Daniel P. Duffy 2017-01-17 17:37:58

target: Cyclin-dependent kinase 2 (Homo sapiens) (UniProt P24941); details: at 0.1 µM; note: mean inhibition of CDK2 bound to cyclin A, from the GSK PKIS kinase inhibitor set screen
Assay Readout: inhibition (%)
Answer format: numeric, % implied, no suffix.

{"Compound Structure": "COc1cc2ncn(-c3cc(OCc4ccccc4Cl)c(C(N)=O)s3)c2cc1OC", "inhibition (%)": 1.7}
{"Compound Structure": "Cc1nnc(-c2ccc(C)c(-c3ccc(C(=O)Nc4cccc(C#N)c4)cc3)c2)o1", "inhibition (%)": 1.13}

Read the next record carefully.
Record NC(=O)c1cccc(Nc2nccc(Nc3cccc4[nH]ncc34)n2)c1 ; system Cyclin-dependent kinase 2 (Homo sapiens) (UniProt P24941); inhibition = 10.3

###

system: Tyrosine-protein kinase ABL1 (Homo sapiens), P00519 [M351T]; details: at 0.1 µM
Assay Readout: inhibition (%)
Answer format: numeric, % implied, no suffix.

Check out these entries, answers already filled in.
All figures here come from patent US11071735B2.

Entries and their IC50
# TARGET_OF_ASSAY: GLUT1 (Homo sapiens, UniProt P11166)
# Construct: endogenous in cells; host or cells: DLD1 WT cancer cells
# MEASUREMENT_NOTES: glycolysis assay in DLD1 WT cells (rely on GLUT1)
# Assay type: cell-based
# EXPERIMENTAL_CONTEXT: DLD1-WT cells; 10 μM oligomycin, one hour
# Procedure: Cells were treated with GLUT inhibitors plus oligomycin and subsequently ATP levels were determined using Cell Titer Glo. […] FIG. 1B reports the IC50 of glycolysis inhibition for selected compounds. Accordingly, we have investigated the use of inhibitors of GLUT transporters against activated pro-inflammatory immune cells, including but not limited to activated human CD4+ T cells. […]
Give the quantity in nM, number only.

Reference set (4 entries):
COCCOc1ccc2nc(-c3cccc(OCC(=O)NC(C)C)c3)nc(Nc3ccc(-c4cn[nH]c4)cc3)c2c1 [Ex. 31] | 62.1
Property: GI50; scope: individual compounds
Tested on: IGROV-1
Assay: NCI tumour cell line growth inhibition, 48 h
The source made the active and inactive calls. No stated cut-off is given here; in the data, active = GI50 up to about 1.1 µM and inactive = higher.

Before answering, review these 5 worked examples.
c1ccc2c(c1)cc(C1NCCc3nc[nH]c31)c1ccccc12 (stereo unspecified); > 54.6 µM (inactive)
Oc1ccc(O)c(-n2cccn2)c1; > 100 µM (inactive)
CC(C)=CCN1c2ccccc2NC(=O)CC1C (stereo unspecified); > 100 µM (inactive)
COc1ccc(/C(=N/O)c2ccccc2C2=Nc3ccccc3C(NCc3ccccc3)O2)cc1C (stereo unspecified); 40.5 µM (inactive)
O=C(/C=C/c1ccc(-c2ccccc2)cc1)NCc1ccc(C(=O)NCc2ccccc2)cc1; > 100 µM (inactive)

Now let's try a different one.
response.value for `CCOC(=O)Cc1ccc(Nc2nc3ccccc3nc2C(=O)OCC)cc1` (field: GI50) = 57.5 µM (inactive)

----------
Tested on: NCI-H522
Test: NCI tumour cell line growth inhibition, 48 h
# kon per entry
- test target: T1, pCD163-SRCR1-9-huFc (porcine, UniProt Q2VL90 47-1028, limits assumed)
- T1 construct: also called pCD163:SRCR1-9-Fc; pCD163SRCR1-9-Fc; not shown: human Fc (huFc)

There is an old military saying that “Amateurs talk about tactics, professionals talk about logistics.” Nowhere is this more true than in the fuel and energy requirements of a military formation deployed in a combat theater. Battery Basics: How Do They Work? Batteries are devices that can be considered electron “pumps,” in which each cell is a contained package of the working chemical—referred to as an electrolyte—inside the battery. The electrolyte is a solvent containing dissolved chemicals that provide ionic conductivity. In addition to its cell(s), a standard battery has two electrodes, a cathode and an anode. The cathode is its “positive” electrode and usually consists of a graphite or carbon rod located inside the chemical cell. The anode is the “negative” electrode, located on the outside casing surrounding the chemical cells. In simple commercial batteries this casing is typically made of zinc. Anodes and cathodes have to always be made of different metals; one must have a tendency to give up electrons and the other an affinity for receiving electrons. Once an electric circuit is connected to the anode and cathode, an electrochemical reaction takes place in the electrolyte. During this reaction, positively charged ions flow through the electrolyte to the positive cathode, while electrons flow around through the circuit in the opposite direction to the cathode, thus creating electrical current. The electrolyte acts as an insulator preventing the direct flow of electrons from the anode to the cathode, in effect, forcing the electrons through the circuit. This current is referred to as direct current (DC), as opposed to alternating current (AC) created by a generator, since the current only flows in one direction. As the battery generates current over time, the electrolytes are slowly converted into different chemicals and the battery “wears out.” Once depleted, the electrolyte can no longer generate ions for the cathode or electrons for the anode. And since this chemical reaction can only happen once, most commercial batteries cannot be recharged. Disposable batteries of this type include zinc-chloride and alkaline batteries. Battery capabilities are generally defined by their energy density, specific energy, and specific power. Energy density is the amount of energy stored per unit volume (Wh per liter). Specific energy is the amount of energy stored per unit mass (Wh per Kg). In both cases, only the extricable energy is counted. Energy that cannot be generated as electrical discharge would not be considered, and therefore, the energy density and specific energy of a battery may fall over its operational lifetime. Specific power derives from energy density and specific energy, and relates to loading capacity. Also referred to as gravimetric power density, batteries can have small specific power but high specific energy, whereas similar energy storage devices such as super capacitors can have high specific power but low specific energy. Rechargeable batteries are a mature technology that has been on the market for decades. By applying an electrical current, the chemical reactions that generated the initial electrical charge can be reversed and its electrical potential restored. These types of batteries include nickel-cadmium, nickel metal hydrides, and lithium-ion (Li-ion) batteries. So what makes Li-ion batteries superior to their rivals? Advantages of Li-ion Batteries First and foremost, lithium-ion batteries are lightweight—approximately one-third the weight of lead-acid batteries. This reduces the physical load requirements for transporting a battery of the same size. Logistically, this is a great advantage, as load discipline has always been a serious concern for any military force. Despite their low weight, Li-ion batteries can store twice as much energy per unit of volume than nickel-cadmium batteries, making them ideal for small-scale applications in computers, electronics, and cell phones. Li-ion batteries also have an advantage in operational efficiency, being able to achieve 100% efficiency in both discharging and recharging (i.e., using the same number of amp hours of current both into and out of the battery). Depth of discharge for lithium batteries is also greater, achieving 100% versus only 80% for standard lead-acid batteries. The number of charge and discharge cycles is 10 times greater for Li-ion batteries (over 5,000 cycles) compared to lead-acid batteries (only about 500 cycles). Voltage remains constant for Li-ion batteries throughout their discharge, while lead-acid batteries slowly lose voltage over time of discharge. All of the above reduces the overall lifetime costs of Li-ion batteries compared to standard lead-acid batteries even though their upfront costs are greater, making Li-ion batteries far more cost-effective. Currently lead-acid batteries can cost around $300 per kWh while an equivalent Li-ion battery can cost between $2,000 to $5,000. However, these prices are decreasing and are projected to fall to around $500 per kWh. As with other types of batteries, a Li-ion battery consists of power generating cells composed of a positive electrode, negative electrode, and an electrolyte. The positive electrode is made from lithium-cobalt oxide (LiCoO2) or lithium-iron phosphate (LiFePO4). The negative electrode remains a standard carbon graphite rod. The most commonly used electrolyte material is comprised of lithium salt (LiPF6) in an organic solution. Battery designers can optimize a lithium-ion battery for either maximum operational lifetime, specific power as measured by load current, or specific energy expressed by high capacity. The addition of recharging power causes a chemical reaction that moves lithium ions (lithium atoms that have lost an electron and are now positively charged as a result) through the electrolyte to the negative graphite electrode where they are stored for future use. Using a device powered by a Li-ion battery reverses this process and all of the stored lithium ions move in an opposite direction, causing an electrical current to flow through the battery’s circuit. Whether charging or discharging, electrons flowing in the exterior circuit move in opposite directions to the flow of lithium ions within the battery (electrons never actually flow through the electrolyte inside the battery). Li-ion batteries also come equipped with internal circuits that can temporarily stop charging and discharging operations to prevent overheating and avoid excessive discharging. Types of Li-ion Batteries There is not just one kind of Li-ion battery. The term “Lithium-ion” designates a whole family of chemical batteries, each with differing characteristics and applications. Each type is designated by the kinds of chemical used to make up its anode, cathode, and electrolyte—either by its chemical formula or the abbreviation of its name: • Lithium-Titanate (chemical formula: Li4Ti5O12) is a more radical design that replaces the graphite in the anode with titanite material formed in a spinel structure. Specifically, it utilizes lithium-titanate nano-crystals covering the surface of the anode instead of solid carbon. These nano crystals have incredibly high surface areas for their volume—up to 100 square meters per gram of material. Standard carbon anodes have only 3 square meters per gram. This 33-fold increase in surface area allows for rapid entrance and exit of electrons, and therefore, makes rapid charge and discharge possible (at 10 times its rated capacity). It also has a higher life cycle count and high temperature resistance, combined with low temperature discharge characteristics. Its ability to rapidly recharge allows for convenient opportunity recharging by vehicle (such as buses being able to recharge at passenger pickups). It also has a relatively high energy storage density of 177 Wh per liter. Its main drawback is lower voltage (specific energy). And it tends to have a higher cost than similar batteries. Despite their high cost, with their superior capabilities, lithium-titanate batteries are usually utilized for high-scale applications such as electric vehicle power trains and solar powered lighting systems. • Lithium-Iron Phosphate (chemical formula: LiFePO4) utilizes a cathode made from nano-scale phosphate material. This configuration achieves high efficiency and low internal resistivity. Its primary advantage is its long cycle life and high resistance to heat damage, but is sensitive to the effects of cold temperatures. As a result it can be operated at high charge for prolonged periods without structural stress and strain. However, it has lower voltage and specific energy. This kind of battery is often used as a direct replacement for older lead-acid batteries. • In a Lithium-Cobalt Oxide (chemical formula: LiCoO2), the cathode consists of cobalt oxide (CoO2) with a layered structure. This type of battery has a specific energy (ratio of voltage discharge to battery weight). However, it has a relatively short lifespan (with fewer recharge cycles over its operational lifetime), limited power capacity, and experiences chemical instability at relatively low temperatures. The problem of limited lifespan is being addressed by new designs that incorporate nickel, aluminum, and manganese. A Lithium-Cobalt Oxide battery can only be charged and discharged at its rated milli-amps (anything higher can result in overheating and even physical stress on the battery itself). An internal battery protection circuit will automatically limit the charge and discharge rates to acceptable levels. These types of batteries are used in electronics, computers, and communications. • Lithium Manganese Oxide (chemical formula: LiMn2O4) batteries utilize a three-dimensional spinel structure for its cathode, a design that greatly improves ion flow. This, in turn, results in lower resistance to ion flows, greater current, and higher voltage. This improved flow capacity allows for faster recharge and higher discharge rates (with currents between 20 to 30 amps). The design also allows for radiation of heat, which improves its resistance to overheating. This improves safety and minimizes the chance of fire. However, like the Lithium-Cobalt Oxide battery, its service lifetime is limited, as is the number of charge and recharge cycles. Even so, its heat limit is relatively high at 176°F. Also, its capacity is only one third of Lithium-Cobalt Oxide batteries. These characteristics allow the Lithium Manganese Oxide battery to be used in heavier power load applications such as major hand tools, power tools, medical instrumentation, and as an actual driving force for hybrid electric vehicles. • Lithium Nickel Manganese Cobalt Oxide (chemical formula: LiNiMnCoO2), also referred to as an NMC battery, uses a cathode made from a combination of nickel, manganese, and cobalt (each typically representing one-third of the total, or a one-to-one-to-one ratio). Its increased capacity and operational flexibility allows an NMC battery to be used as either an energy cell or as a power cell, depending on the designer’s optimization goal. The use of a silicon-based anode will double the power output, but at the cost of lower loading and reduced cycle life. This type of anode can also grow and shrink with each charge and discharge, causing structural stress and strain within the battery. Combining nickel and manganese in the same cathode provides the best of both worlds. The spinel structures formed by manganese reduce internal resistance, but provide low specific energy. Nickel, on the other hand, creates high specific energy but lacks the stability provided by the spinel structure. Both together complement each other and cover each other’s weaker characteristics. In addition to the standard one-to-one-to-one combination of nickel, manganese, and cobalt, newer designs use a five parts nickel, three parts cobalt, and two parts manganese combination (five to three to two), with other combinations in development. NMC batteries represent the next level of power output and are used in heavier applications such as large power tools, electric bikes or scooters, and vehicle power trains. • Lithium Nickel Cobalt Aluminum Oxide (chemical formula: LiNiCoAlO2), also designated as an NCA battery, is similar in operating characteristics to the NMC battery, but is more sensitive to heat (and therefore less safe), and has higher overall costs. Its use is limited to specific applications. Li-ion Batteries: Potential Military Applications A German general of the Second World War once commented “Anyone can command a panzer division, but it takes a genius to supply one.” All of modern warfare requires near genius to provide proper logistics and support. Light-weight but powerful Li-ion batteries make supply easier and simpler to achieve. Reliable, secure electrical power becomes ever more vital for the successful completion of military missions as these missions become more remote, sophisticated, and difficult to supply. The battlefield is the harshest of all environments and military batteries have to be designed to withstand continuous and extreme abuse. This includes the shock generated by explosions, the vibrations of heavy equipment moving at high speed over rough terrain, crushing pressures from impacts, excessive heat, clinging mud, and choking dust. Operational temperatures can range from -60°F to over 140°F. Besides providing engine start up for major weapons systems such as tanks and helicopters as well as field transport from supply tucks to Humvees, batteries are now the power source of choice for advanced battlefield technologies. A short list of these systems includes: sensors, robotics, lighting, guidance, jamming, communications, radar, sonar, electronic countermeasures, drones, and lasers. All of these systems require reliable and heavy power loads from lightweight power sources that are durable and require minimal maintenance in order to properly function. In short, members of the modern military need Li-ion batteries in order to fight. In addition to becoming commonplace in electronics, Li-ion batteries have been adapted to power military vehicles. The standard for Western military vehicles is the NATO 6T standard battery. It is used by 95% of military ground vehicles and weapons platforms. These are used to power up all kinds of military vehicles (Humvees utilize two 6T, while an Abrams tank requires six to 12 depending on its operating conditions). Improvements in the design and operation of these batteries will have a major impact on force readiness. Modern, high-tech armed forces require reliable autonomous power sources for battlefield electronics, propulsion, and control. Military specifications and standards can be exacting. They must be understood completely and clearly defined. With regard to battery power, the military tends to overspecify power requirements to provide an extra (and often vital) margin of performance. The downside of this overspecifying is that it can make a battery system practically unaffordable. This is especially true for batteries designed for military use original equipment manufacturers (OEMs). These batteries are an adjunct power system that needs to be perfectly compatible with the overall vehicle or system that it is powering. And there is a multitude of military systems that rely on Li-ion batteries for power, from the most sophisticated communications, computers, guidance systems, and sensors, to the most powerful weapons platforms and vehicles. Though other types of batteries remain in use (lead-acid batteries are still very common in military applications), Li-ion batteries have the physical and operational characteristics to make them the preferred choice even for older legacy systems. System designers have come to rely on the light weight, long life, and superior performance of Li-ion batteries when designing new military systems and upgrading old ones. It is the job of the designers to customize a battery power system to its application, while at the same time making it compatible with other uses to simplify overall logistics in regards to equipment and replacement parts (having specific batteries for each type of transport, tank, helicopter, etc. would be a logistical nightmare) and anticipate emerging technologies—an almost impossible and contradictory task. Even the mundane design aspects like battery casing materials, battery size, and configuration are of vital importance. Some plastic casings typically used for battery manufacturing may not be applicable for certain situations. In addition to extreme heat and cold affecting battery performance, they can also impact the structural integrity of the battery casing and repair and replacement operations. For example, the design of a battery installation may make it impossible for a repairman to wear heavy gloves while working in a cold environment. Sand abrasion and dust clogging can also impact battery casings, mountings, and electrode contact points. In addition to allowing for practical maintenance operations, safety is a primary concern. Batteries can overheat. And when they do, they can catch fire with disastrous results for military craft and operating systems. This has been a concern with regard to Li-ion batteries. A heat failure resulting in flame can spread to adjacent battery cells resulting in a thermal cascade failure. To avoid this and other safety concerns, military systems require multiple levels of safety. The first level is electronic protection to guard against overcharging. A thermal fuse would trigger once the battery begins to overheat, cutting off its operation and forcing a cool down. Additional safety features include a built-in, pressure-activated circuit breaker, a safety vent to allow the escape of built up pressure, and circuit breakers that shut down when exposed to extreme temperatures. Since these systems are used by multiple NATO and allied forces, the specifications need to meet the most stringent standards of the user pool. Though protecting the environment is not usually the first thing that comes to mind when specifying a battlefield system, Federal Law (Waste Electrical and Electronic Equipment, WEEE) requires military batteries and electronic equipment to be fully recyclable. And this makes sense in the long run, as the money saved can be used for additional military acquisitions. Since a Li-ion battery can have an operational life of 600 to 1,000 charge cycles, the ability to reuse these batteries instead of throwing them away constitutes a significant budget savings. Major Manufacturers and Suppliers of Li-ion Batteries Saft (Euronext: Saft) is a world leading designer and manufacturer of advanced technology batteries for the industry. The group is a leading manufacturer of nickel batteries and primary lithium batteries for the industrial infrastructure and processes, transportation, civil, and military electronics’ markets. Saft is the world leader in space and defense batteries with its Li-ion technologies, which are also deployed in the energy storage, transportation, and telecommunication network markets. A leading developer in the field of military battery power applications, Saft has developed the Xcelion 6T. Li-ion technology delivers the equivalent power of two lead-acid batteries at a quarter of the weight and half the volume. The battery’s power density and energy efficiency help streamline logistics, as there are fewer items requiring storage, transportation, and distribution. This new battery goes a long way towards solving the problem of supplying power to the multitude of sensors and communication systems installed in today’s military vehicles. Saft’s long life technology ensures that fewer replacement batteries will be needed, further reducing strains on the army’s logistical system. With built-in diagnostics, a vehicle or supply train will need to carry fewer spares. “Our new technology creates tangible cost savings for the military,” says Annie Sennet, executive vice president of Saft’s Space & Defense division. “Saft batteries provide the reliability necessary for crucial missions and enhance capabilities of military vehicles, including supporting extended silent watch operations . . . This reduction in replacement batteries translates to over $200 million in cost savings for a fleet of 20,000 vehicles over a 20-year life. This is the kind of technology that contributes to the innovation found at Special Operations Forces Industry Conference, and we are looking forward to showing defense leaders how it can transform the way they power their vehicles.” G.S. Battery USA, Inc., an American subsidiary of the GS Yuasa Corp. of Japan (GYLP), is a manufacturer of Li-ion batteries, lead-acid batteries, and motorcycle batteries. They are an industry leader in battery power applications for motorcycle and standby storage batteries, power sports, telecommunications, UPS, emergency lighting, and commercial-scale renewable energy. The solar array installation on the roof of their headquarters in Roswell, GA, is the first commercial solar array with storage in the state of Georgia. Installed in 2010, this system utilizes 37 kWh of roof-mounted solar panels. The energy generated by the solar panels is stored in a 3,000-amp battery array. GYLP partners with customers to match the right LIM cell to their requirements by means of system modeling. This capability can simulate battery performance, including expected useful life, based on anticipated system duty cycle. System modeling is critical in selecting the right cell or battery for optimal system performance. Their LIM cells and batteries have found applications in hybrid gantry cranes, light rail trains, electric and hybrid electric vehicles, hybrid electric railway cars, load leveling applications, and EV-PV charging systems. Their battery technology can also be used for military and civilian applications such as unmanned vehicles like robots and drones, tracking systems, and shipboard power, as well as large energy storage systems for renewable power stations. Altairnano is a leading manufacturer of Li-ion batteries and a provider of engineering design and power technology research services. Designed for power-dependent applications, Altairnano’s family of advanced Li-ion energy storage systems and batteries meets the demands in energy generation, utilization, and policy. In doing so, the company’s goal is to achieve sustainable and economically sensible power and energy management practices. As part of this effort, in 2005, Altairnano became the first company to replace traditional graphite materials used in conventional lithium-ion batteries with a proprietary, nanostructured lithium-titanate. Their research revealed that nanostructured lithium-titanate, when used to replace graphite in conventional lithium-ion batteries, results in extremely fast charge and discharge rates, higher round-trip efficiencies, long cycle life, improved safety, and the ability to operate under diverse environmental and extreme temperature conditions. Greater thermal stability, resulting from the removal of highly reactive graphite from the battery and its replacement with nanostructured lithium-titanate materials, improved battery safety. This causes all significant chemical interactions to take place in the electrolyte. Longer life means that the battery can be recharged 1,000 times before losing its usefulness. Laboratory tests have shown that the battery can receive over 16,000 charge and discharge cycles at rates up to 40 times greater than common batteries and still retain up to 80% of initial charge capacity. Additional cell measurements performed with high-powered cell designs indicate specific power as high as 4000 W/kg and power density over 7,500 W/liter. Johnson Controls Power Solutions is the world’s largest manufacturer of automotive batteries, supplying approximately 146 million every year to automakers and aftermarket retailers. The company’s full range of lead-acid and lithium-ion battery technology powers nearly every type of vehicle including traditional, start-stop, micro-hybrid, hybrid, and electric. Johnson Controls’ recycling system has helped make automotive batteries the most recycled consumer product in the world. Globally, 15,000 employees develop, manufacture, distribute, and recycle batteries at more than 50 locations. Recently the company announced that it is investing $780 million and is expanding its global production of absorbent glass mat batteries, an improved lead-acid battery optimized for vehicles with stop-start systems. The company believes that 50% of vehicles built in North America will have stop-start systems, up from 10% now. They expect 80% of vehicles built in Europe will have it, up from 60% now. And more than half of China’s new vehicles will have it. DE Daniel P. Duffy, P.E., writes on topics of energy and the environment.